How to Lay Out an Accurate Ellipse with a Stick, Two Nails, and a Pencil - Fine Homebuilding
previous
  • 9 Concrete Countertops Ideas
    9 Concrete Countertops Ideas
  • Solid Deck-Framing Advice
    Solid Deck-Framing Advice
  • Video: Install a Fence
    Video: Install a Fence
  • 7 Trim Carpentry Secrets
    7 Trim Carpentry Secrets
  • Deck Design & Construction
    Deck Design & Construction
  • Remodeling in Action
    Remodeling in Action
  • Gallery: Custom Flooring
    Gallery: Custom Flooring
  • 7 Smart Kitchen Solutions
    7 Smart Kitchen Solutions
  • Master Carpenter Videos
    Master Carpenter Videos
  • 12 Remodeling Secrets
    12 Remodeling Secrets
  • Read FHB on Your iPad
    Read FHB on Your iPad
  • Tips & Techniques for Painting
    Tips & Techniques for Painting
  • Video: Build a curved step
    Video: Build a curved step
  • Video Series: Install a Rock-Solid Tile Floor
    Video Series: Install a Rock-Solid Tile Floor
  • Clever daily tip in your inbox
    Clever daily tip in your inbox
  • 7 Small Bathroom Layouts
    7 Small Bathroom Layouts
  • All about Roofing
    All about Roofing
  • Energy-Smart Details
    Energy-Smart Details
  • Basement Remodeling Tips
    Basement Remodeling Tips
  • Magazine Departments
    Magazine Departments
next
Theres a Better Way


How to Lay Out an Accurate Ellipse with a Stick, Two Nails, and a Pencil

comments (5) March 28th, 2014 in Blogs
grateful.ed Chuck Miller, editor at large

Video Length: 3:09
Produced by: John Ross and Chuck Miller


If you need to make an elliptical backing for a cove or arch, you could look at the 15 ways Wikipedia shows how to do it and risk your head exploding, but there's a better way.

Dave Ferry from Silver Spring, MD, has sent us a technique where you can lay out an accurate ellipse every time using a stick, 2 nails, and a pencil. Because we want a true ellipse and not a simple curve, we can't simply swing an arc with a standard compass. We'll instead creat a jig that does all the work for us. It's a little complicated to explain the entire process, but Dave's trick is actually quite easy to use. The best way to learn how is to watch the video above.

_________________________________________________

Attention all tipsters!

We're looking for any smart idea that would make a great There's a Better Way Video or that could be featured in the Tips & Techniques department in Fine Homebuilding magazine.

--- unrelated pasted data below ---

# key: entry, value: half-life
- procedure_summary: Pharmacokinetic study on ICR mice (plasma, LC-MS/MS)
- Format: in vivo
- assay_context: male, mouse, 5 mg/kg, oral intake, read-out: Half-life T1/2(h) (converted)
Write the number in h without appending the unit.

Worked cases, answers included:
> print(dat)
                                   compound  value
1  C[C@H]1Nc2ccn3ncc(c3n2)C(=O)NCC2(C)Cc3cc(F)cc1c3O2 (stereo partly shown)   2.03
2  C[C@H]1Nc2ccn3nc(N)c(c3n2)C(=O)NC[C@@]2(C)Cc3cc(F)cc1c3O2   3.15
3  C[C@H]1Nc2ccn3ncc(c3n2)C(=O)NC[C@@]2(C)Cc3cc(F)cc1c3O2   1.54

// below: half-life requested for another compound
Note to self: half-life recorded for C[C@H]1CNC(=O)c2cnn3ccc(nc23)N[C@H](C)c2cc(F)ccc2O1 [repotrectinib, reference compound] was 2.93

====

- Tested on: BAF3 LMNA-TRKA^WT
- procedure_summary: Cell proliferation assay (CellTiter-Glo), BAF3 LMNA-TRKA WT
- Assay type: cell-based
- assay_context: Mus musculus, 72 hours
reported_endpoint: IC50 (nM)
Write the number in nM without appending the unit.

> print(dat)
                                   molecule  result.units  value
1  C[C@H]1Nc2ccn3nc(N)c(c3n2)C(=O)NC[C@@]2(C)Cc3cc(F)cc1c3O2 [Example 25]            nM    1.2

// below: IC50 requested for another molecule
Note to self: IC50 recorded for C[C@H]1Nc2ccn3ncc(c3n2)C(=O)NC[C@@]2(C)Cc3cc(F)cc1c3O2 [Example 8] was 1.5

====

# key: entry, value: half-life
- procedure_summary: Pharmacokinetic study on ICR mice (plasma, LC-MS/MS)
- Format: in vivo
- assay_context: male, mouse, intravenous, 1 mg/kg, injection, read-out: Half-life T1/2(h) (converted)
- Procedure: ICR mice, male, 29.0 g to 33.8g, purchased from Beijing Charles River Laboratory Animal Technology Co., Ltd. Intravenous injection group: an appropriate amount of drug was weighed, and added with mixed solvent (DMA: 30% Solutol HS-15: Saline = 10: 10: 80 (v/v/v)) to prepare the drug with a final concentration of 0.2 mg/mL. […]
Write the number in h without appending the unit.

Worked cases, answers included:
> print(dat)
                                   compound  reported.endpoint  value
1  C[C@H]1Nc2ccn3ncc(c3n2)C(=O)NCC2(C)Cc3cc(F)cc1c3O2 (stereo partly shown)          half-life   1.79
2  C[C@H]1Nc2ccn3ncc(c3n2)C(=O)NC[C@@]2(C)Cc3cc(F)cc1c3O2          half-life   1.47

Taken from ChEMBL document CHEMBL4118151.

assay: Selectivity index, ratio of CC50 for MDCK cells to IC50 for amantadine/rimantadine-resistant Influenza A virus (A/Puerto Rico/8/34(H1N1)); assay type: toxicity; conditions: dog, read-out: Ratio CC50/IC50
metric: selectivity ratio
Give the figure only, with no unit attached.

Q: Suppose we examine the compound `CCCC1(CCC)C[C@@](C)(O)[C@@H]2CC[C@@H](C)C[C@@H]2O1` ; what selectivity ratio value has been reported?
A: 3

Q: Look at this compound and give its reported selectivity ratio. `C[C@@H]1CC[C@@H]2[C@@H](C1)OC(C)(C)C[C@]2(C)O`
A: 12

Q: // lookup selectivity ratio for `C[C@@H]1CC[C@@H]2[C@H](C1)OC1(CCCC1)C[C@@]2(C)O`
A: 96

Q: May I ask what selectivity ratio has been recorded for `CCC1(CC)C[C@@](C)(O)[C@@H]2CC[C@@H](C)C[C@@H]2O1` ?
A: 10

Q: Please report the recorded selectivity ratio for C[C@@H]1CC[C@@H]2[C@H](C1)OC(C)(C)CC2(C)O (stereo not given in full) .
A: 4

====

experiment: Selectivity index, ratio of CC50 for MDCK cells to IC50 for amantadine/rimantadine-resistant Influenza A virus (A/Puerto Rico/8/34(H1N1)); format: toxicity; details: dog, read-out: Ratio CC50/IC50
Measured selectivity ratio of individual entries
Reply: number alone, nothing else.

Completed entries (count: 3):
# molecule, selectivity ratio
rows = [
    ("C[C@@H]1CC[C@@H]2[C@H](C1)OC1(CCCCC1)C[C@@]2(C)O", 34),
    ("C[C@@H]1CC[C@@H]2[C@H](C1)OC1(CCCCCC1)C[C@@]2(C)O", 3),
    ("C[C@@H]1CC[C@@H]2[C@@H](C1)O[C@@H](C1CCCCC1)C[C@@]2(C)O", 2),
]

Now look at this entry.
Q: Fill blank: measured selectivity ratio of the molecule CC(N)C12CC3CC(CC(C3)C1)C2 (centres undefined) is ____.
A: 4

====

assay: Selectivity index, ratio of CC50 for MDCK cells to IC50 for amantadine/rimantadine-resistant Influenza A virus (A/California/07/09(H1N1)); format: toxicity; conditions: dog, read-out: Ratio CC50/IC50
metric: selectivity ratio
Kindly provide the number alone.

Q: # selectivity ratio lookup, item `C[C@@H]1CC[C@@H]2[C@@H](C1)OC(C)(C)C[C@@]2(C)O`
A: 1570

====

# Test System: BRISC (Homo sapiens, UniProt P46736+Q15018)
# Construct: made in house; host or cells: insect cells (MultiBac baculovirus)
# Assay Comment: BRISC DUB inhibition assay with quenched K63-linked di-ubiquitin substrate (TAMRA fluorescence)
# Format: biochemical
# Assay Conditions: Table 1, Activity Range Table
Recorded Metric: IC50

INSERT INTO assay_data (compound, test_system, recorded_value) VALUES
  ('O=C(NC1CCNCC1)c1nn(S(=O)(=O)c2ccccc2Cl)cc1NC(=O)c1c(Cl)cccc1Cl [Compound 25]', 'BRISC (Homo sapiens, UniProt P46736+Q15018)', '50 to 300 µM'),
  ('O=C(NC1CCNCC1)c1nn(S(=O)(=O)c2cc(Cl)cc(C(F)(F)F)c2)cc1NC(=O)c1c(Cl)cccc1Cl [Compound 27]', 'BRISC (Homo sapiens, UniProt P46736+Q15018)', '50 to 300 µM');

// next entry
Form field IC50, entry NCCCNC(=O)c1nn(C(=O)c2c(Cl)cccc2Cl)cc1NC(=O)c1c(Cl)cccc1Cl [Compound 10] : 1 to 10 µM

We pay for any tips that get published

You can post tips in our submit a tip blog, or just email them to Fine Homebuilding care of Chuck Miller. Thanks!

Plus, browse 30 years of great ideas in our Reader Tips department.


Read more: http://www.finehomebuilding.com/item/33935/hold-your-sharpening-stone-steady-on-the-job-site#ixzz2xICn8PLP

posted in: Blogs, finish carpentry

Comments (5)

rwotzak rwotzak writes: Jim_in_Edmonds_WA,

I'll see if Chuck has a better answer, but my first thought is to use this tip to mark a template out of thin plywood, and then cut out and use that template to layout the inverted "radius" you're looking for on your workpiece. Does that sound right?

Posted: 2:33 pm on April 2nd

Jim_in_Edmonds_WA Jim_in_Edmonds_WA writes:
Hi Chuck,

This video is great, but I came up with a bit of a problem.

In your sketch you showed "radiusing" a corner with an ellipse. Although, what you demonstrated, was actually "notching" a corner with ellipse. Using this "method", how would you modify it to "radius" a corner, as shown in your sketch?

My mind's either too old, or too tired to try and revise Dave Ferry's information. I "knoodled" on it for awhile, but came up with no answer.

Is it possible that you can't actually "radius" a corner, (as shown in your drawing) using a modified version of Dave's method?

Look forward to an answer, and any suggestions.


Thank You,

Jim Dasher
Edmonds, WA (Seattle area)

P.S.: Thoroughly enjoy all of your "There's A Better Way" suggestions!

Posted: 3:52 pm on April 1st

bill117 bill117 writes: It's like folding a band saw. I know how to do it but I still cannot! It is the same with drawing an ellipse. This way sounds fool-proof.
Thanks.
Bill
Posted: 7:44 am on March 31st

jeremiahschwenger jeremiahschwenger writes: That's a great tip but when I saw it in my email box I was really hoping for a Chuck Miller April fools tip! They are always the best! Wouldn't have my sonic stop without you Chuck!
cheers,
Jeremiah
Posted: 7:06 am on March 31st

dalebrown dalebrown writes: Chuck,

"There's a better way" is a great video series, and this tip is no exception. However, I would like to make a contribution regarding it's name. While completing my degree I had this amazing teacher who taught us this very tip. In fact, he has been teaching this tip to every one of his student for decades calling it the "yee ha whammy diddle." I have no idea why he calls it that, but I enjoy it just the same.

He is such a good teacher that I now aspire to be a teacher as well. And you better believe that I am going to be teaching the yee ha whammy diddle the first chance I get.

Take care,

Dale Brown
Posted: 8:47 pm on March 30th

Log in or create a free account to post a comment.